Level format

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Level

The most commonly used format for representing a level of Sokoban is:

Level element Character ASCII Code
Wall # 0x23
Player @ 0x40
Player on goal square + 0x2b
Box $ 0x24
Box on goal square * 0x2a
Goal square . 0x2e
Floor (Space) 0x20

The simplest solvable level looks like this:

#####
#@$.#
#####

It's important that the whole level is surrounded by walls (#) Due to desgin issues it's also allowed to have boxes in a level which can never be reached by the player. In these cases the boxes MUST be located on a goal. Example level:

*###*  <- two boxes on goal that can never be reached by the player
#@$.#
*###*  <- two boxes on goal that can never be reached by the player

If these extra boxes are not located on a goal the level is invalid. Example invalid level:

########
#@$.#$.#
########

It depends on the program the level is loaded with how this situation is handled:

  • some programs refuse to load such a level
  • some programs load this level but it's not possible to solve it
  • some programs can load this level as "normal" level for playing

Solution

A solution of a level is represented by the moves of the player. The player can move up, down, left or right. Hence, the letters for these directions are: u, d, l, r. ⇒ Solution format

A possible solution string may look like this: DDrdrruLruLLDllU

The capitals in this solution show that a box is pushed as the player moves. Usually this information is stored in a solution, too, although the solution is still correct if all letters are lowercase.
Note: Although it's common to use the letters (n)orth, (s)outh, (e)ast and (w)est in other games the letters u, d, l and r have been become a standard for Sokoban directions. The letters n and s are instead used for the additional directions in the Sokoban variations Hexoban and Trioban, and n, s, e, and w are needed for additional Octoban directions.

Snapshot

It's also possible to save moves of the player even if they don't constitute a solution for the level. In this case these moves are called "snapshot". The only differences between a solution and a snapshot is the fact that the moves of a snapshot don't result in a solved state of the level.

Level collection

Many authors publish several levels as a collection of levels. This collection is named, for instance "Sokoban Perfect". Usually all levels contained in this collection are then referred to as "the Sokoban Perfect levels".
A specific level of this level collection is specified by adding the number of the level in that collection after the collection name. For instance to refer to the 10th level of the collection "Sokoban Perfect" one can write: "Sokoban Perfect #10" or simply "Sokoban Perfect 10".
In the case the levels don't have own titles they are just numbered (1, 2, 3, ...) However, some authors also named their levels.

Level file format

There exist various file formats for storing the data of a level / level collection. The most common file extensions are: .sok, .xsb and .txt
Every file format stores the data in a different way. Some store all data in just one file and others store different data in different files (for instance the solutions may be saved in extra files for every level).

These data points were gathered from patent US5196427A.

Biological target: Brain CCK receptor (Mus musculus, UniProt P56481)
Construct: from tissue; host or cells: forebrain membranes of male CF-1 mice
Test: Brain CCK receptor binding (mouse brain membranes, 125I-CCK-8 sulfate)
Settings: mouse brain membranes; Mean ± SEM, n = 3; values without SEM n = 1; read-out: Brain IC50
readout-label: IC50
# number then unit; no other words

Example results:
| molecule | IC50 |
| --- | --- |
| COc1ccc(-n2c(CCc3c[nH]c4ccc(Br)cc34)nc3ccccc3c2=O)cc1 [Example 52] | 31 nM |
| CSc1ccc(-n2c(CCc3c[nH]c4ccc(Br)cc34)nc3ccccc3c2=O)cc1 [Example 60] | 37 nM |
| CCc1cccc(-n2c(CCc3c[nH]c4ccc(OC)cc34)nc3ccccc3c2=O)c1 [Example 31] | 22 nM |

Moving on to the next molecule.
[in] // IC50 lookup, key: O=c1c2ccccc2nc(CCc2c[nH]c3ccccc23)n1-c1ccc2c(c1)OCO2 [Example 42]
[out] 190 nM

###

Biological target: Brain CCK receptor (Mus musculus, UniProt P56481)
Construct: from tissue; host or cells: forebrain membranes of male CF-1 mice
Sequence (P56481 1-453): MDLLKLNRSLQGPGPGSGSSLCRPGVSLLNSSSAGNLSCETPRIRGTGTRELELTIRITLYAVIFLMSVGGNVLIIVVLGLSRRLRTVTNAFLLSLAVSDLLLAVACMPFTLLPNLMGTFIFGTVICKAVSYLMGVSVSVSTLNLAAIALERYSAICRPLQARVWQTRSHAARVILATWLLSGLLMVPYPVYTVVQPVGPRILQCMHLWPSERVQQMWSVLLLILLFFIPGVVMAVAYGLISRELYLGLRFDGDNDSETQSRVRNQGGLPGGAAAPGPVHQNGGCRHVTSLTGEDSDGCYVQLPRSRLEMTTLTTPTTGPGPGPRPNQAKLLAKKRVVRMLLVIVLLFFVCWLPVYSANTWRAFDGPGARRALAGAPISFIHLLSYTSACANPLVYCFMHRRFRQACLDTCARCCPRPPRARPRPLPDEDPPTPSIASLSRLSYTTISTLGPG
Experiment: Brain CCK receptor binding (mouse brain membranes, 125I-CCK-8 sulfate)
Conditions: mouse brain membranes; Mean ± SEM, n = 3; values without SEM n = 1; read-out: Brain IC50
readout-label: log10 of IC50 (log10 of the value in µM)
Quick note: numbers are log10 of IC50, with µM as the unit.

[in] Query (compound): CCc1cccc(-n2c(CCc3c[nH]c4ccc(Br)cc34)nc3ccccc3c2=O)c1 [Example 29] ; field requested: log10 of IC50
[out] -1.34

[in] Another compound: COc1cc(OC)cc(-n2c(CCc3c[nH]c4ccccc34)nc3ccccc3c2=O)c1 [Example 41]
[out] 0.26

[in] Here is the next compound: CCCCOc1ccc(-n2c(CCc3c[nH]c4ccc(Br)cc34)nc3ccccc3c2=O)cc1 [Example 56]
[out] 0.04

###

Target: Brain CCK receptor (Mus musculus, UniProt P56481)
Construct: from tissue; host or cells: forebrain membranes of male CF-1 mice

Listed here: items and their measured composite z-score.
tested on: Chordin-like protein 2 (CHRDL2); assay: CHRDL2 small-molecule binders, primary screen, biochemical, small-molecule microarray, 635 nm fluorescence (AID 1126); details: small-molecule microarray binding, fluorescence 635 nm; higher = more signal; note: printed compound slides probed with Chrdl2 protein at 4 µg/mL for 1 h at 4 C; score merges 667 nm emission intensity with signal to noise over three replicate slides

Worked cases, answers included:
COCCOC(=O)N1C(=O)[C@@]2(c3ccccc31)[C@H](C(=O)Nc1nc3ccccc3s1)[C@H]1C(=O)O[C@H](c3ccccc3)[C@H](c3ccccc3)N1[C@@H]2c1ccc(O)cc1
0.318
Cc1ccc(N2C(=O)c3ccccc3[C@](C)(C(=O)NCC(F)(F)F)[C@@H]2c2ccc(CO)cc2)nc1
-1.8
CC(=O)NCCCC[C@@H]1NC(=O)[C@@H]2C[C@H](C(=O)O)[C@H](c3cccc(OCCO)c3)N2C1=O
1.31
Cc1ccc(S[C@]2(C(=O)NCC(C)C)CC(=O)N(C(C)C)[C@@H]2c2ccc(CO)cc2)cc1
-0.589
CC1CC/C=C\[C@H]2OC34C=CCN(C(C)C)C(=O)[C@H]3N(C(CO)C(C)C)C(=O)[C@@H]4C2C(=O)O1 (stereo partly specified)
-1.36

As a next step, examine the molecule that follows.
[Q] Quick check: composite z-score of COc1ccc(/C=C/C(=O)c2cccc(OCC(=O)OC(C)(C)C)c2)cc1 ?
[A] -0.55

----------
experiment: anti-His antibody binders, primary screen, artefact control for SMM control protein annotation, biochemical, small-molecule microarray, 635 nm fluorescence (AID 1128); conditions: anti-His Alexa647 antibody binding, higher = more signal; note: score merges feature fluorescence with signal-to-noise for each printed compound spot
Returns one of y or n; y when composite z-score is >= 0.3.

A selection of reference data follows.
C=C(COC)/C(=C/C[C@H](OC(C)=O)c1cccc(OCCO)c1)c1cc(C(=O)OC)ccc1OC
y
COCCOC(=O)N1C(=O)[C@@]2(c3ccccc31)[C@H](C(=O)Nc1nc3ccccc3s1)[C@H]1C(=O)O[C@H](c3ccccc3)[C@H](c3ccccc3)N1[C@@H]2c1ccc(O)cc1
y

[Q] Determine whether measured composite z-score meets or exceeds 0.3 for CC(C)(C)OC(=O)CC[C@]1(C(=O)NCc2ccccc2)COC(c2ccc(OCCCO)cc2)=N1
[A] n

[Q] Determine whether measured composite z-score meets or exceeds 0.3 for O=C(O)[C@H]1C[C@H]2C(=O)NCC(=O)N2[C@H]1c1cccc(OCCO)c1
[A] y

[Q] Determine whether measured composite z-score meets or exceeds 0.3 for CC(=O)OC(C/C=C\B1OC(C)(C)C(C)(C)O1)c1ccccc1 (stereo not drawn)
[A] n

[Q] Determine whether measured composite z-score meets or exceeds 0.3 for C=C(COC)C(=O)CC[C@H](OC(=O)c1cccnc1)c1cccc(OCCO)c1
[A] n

The often used .sok-format is described here: sok format

Run length encoding

The XSB format with RLE (run-length-encoding), is more compact and efficient in mobile devices (as Palm, PocketPC, Smart Phones), besides being smaller to send for SMS. It can be used for both: levels and solutions.

In this format digits show how many elements of the same type are following.

#### becomes 4#

This level ("Claire", by Lee J Haywood):

#######
#.@ # #
#$* $ #
#   $ #
# ..  #
#  *  #
#######

runlength encoded looks like this:

7#|#.@-#-#|#$*-$-#|#3-$-#|#-..--#|#--*--#|7#

The rows of the level are separated by "|"s. There has been a discussion in the Yahoo Group about what character should represent an empty square in May 2006. Finally the hyphen has been elected to be the standard character for an empty square. Nevertheless, programs are encouraged to support both, hyphens and underscores.

If only two level elements are grouped together they may be run length encoded, but needn't to. Example:

$$ may keep $$ or be encoded as 2$

It's recommended to write run-length encoded boards in a single line because currently some programs may not be able to handle RLE-boards spanning multiple lines. Most of the editor programs (for instance "notepad" in Windows) have a automatic wrapping of lines so there is no need for manually creating new lines. However, when a RLE board spans multiple lines, the trailing "|" on each line may be omitted.

In the RLE format empty squares at the end of a row should be omitted.
For example, this level:

###__  <- two empty squares / spaces at the end of the row
#.###
#*$ #
# @ #
#####

Should be RLE this way:

3#|#.3#|#*$-#|#--@#|5#

Exchange of Sokoban levels in Emails

Many e-mail servers strip empty spaces and multiple spaces, too. To ensure the levels can be imported to the email recipients properly here are some suggestions:

Replace all spaces by hyphens "-" (preferred) or underscores "_". (Recipients of your mail will have to transpose them back to spaces in order to import the levels into their Sokoban programs, although, some Sokoban programs will perform this transposition automatically.)

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